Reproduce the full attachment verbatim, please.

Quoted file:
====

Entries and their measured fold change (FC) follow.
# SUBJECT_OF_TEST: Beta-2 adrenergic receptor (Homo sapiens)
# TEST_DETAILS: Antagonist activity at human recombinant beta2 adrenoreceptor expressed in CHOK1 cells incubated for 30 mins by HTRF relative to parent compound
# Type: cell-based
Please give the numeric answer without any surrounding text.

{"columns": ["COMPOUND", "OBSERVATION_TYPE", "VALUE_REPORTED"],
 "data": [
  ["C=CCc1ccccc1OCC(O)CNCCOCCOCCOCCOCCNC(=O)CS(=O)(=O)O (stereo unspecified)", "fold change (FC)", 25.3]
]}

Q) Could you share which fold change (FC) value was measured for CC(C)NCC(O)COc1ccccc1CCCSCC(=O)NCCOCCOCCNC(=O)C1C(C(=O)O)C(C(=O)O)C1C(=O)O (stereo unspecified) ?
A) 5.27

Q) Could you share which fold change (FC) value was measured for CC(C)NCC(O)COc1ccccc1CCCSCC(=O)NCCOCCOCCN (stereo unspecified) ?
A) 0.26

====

Entries and their measured fold change (FC) follow.
# SUBJECT_OF_TEST: Beta-2 adrenergic receptor (Homo sapiens)
# TEST_DETAILS: Antagonist activity at human recombinant beta2 adrenoreceptor expressed in CHOK1 cells incubated for 30 mins by HTRF relative to parent compound
# Type: cell-based
Please give the numeric answer without any surrounding text.

{"columns": ["COMPOUND", "OBSERVATION_TYPE", "VALUE_REPORTED"],
 "data": [
  ["C=CCc1ccccc1OCC(O)CNCCOCCOCCOCCOCCNC(=O)CS(=O)(=O)O (stereo unspecified)", "fold change (FC)", 25.3]
]}

Q) Could you share which fold change (FC) value was measured for CC(C)NCC(O)COc1ccccc1CCCSCC(=O)NCCOCCOCCNC(=O)C1C(C(=O)O)C(C(=O)O)C1C(=O)O (stereo unspecified) ?
A) 5.27

Q) Could you share which fold change (FC) value was measured for CC(C)NCC(O)COc1ccccc1CCCSCC(=O)NCCOCCOCCN (stereo unspecified) ?
A) 0.26